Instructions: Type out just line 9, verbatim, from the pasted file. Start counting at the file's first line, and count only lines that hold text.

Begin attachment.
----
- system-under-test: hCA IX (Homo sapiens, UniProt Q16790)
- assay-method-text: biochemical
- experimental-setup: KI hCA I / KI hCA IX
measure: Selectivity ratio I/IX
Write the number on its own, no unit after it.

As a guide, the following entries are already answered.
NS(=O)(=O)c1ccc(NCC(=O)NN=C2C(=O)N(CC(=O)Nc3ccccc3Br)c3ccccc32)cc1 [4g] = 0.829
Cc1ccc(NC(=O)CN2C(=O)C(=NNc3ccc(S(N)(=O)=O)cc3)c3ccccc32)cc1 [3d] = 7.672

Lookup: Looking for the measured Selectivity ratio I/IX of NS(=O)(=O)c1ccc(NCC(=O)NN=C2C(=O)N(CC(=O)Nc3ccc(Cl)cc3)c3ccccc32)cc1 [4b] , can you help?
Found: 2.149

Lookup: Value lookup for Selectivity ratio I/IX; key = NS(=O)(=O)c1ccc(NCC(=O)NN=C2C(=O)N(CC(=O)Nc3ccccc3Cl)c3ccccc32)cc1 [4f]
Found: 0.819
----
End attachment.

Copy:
Lookup: Looking for the measured Selectivity ratio I/IX of NS(=O)(=O)c1ccc(NCC(=O)NN=C2C(=O)N(CC(=O)Nc3ccc(Cl)cc3)c3ccccc32)cc1 [4b] , can you help?